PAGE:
Special-order jewelry is the making of one of a kind items and is not too different from model making. The Main difference between the two is that the special-order piece is made in precious materials, while often a model is not, and the need for exacting precision is nowhere near as high as in model making. Generally, the special order jewelers take a design, either their own or a customer's, and turn it into a piece of finished jewelry from start to finish. This process, like model making, can be fairly simple Wax Carving to be cast into metal, or it can involve very complex fabrication skills building the piece out of the actual metal using a wide variety of skills and tools. Very often both model making and special order involve gemstones, and thus the pieces must be designed and made to properly hold those.
It will be obvious that any manufacturer of any product will design a workshop to one's own liking and it may defy convention. There are, however, some typical categories that most shops in the jewelry trade will employ. If it is a manufacturing workshop, likely it will begin with the casting room, then to the bench jewelers or goldsmiths, perhaps to the polishing department and maybe to stonesetting. Generally, there will be at least one model maker, who may also do special orders, or there may be a dedicated special order department and sometimes even repair, depending on the size of the shop. Usually, there is also at least one foreman and also a front office handling management. In addition, there might be engravers, enlistments, perhaps a machine shop and others, depending on the product being made. A good shop behaves as a team, each department doing its part and the work passing back and forth between them as needed. In this situation, each one is a specialist at one's job, and though they all may have a broader background that becomes useful at times, they generally will not enter into another department's expertise. Each department also recognizes the worker's abilities, so that there may be ten workers called "goldsmiths", but one will have simple skills, and another may have greatly higher ability, and so the more or less challenging jobs are assigned accordingly.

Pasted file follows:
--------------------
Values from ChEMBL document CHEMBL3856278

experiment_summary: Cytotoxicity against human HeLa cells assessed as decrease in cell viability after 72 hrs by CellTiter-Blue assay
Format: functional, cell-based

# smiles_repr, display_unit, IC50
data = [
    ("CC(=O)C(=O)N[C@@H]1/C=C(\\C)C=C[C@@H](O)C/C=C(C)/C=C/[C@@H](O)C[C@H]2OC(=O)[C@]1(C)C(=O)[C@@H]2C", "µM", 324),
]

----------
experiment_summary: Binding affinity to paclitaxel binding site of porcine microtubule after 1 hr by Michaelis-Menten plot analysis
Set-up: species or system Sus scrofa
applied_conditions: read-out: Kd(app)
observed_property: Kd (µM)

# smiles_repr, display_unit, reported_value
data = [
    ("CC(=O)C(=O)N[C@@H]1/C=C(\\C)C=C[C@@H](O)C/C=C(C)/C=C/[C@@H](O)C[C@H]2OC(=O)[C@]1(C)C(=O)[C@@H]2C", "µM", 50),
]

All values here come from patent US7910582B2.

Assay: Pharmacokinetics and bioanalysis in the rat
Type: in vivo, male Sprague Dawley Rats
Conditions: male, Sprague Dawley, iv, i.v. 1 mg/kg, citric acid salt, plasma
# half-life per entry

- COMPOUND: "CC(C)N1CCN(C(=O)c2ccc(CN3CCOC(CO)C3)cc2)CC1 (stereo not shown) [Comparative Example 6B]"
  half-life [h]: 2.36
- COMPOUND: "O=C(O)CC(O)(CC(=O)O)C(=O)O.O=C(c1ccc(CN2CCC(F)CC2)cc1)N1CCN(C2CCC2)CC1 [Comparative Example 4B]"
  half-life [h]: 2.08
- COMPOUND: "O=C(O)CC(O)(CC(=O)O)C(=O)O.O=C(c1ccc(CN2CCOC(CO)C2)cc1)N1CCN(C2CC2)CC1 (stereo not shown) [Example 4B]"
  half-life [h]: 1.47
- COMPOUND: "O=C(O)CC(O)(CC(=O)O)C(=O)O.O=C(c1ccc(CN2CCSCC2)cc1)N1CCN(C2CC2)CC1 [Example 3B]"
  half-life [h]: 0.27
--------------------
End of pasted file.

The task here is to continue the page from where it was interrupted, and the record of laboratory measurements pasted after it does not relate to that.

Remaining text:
Although the term bench jeweler is a contemporary term with vague meaning, it often is used to describe a jeweler who has a larger set of skills than that of a production worker who merely files and solders rings. Thus they may have a fair knowledge of stone setting, a bit of engraving, and perhaps other skills that widen their abilities. For a long time throughout history the model was as described above under "Anatomy of a Jewelry Shop", with a fairly strict delineation of responsibilities. In the modern day, there are a great many jewelers who do it all, from design to stone setting to finishing with fair ability. Whether it is used in one context or another, there is no doubt that the bench jeweler is the jewelry worker who does the major metal work and the brazing, and its meaning can also be taken more widely to mean one who is more versatile in the trade than merely an assembler of parts. The term can and has been used to describe any of the work described above - model making, special order, repair, assembly, and more, though it is probably becoming a term to describe an all-around jeweler more and more in recent years.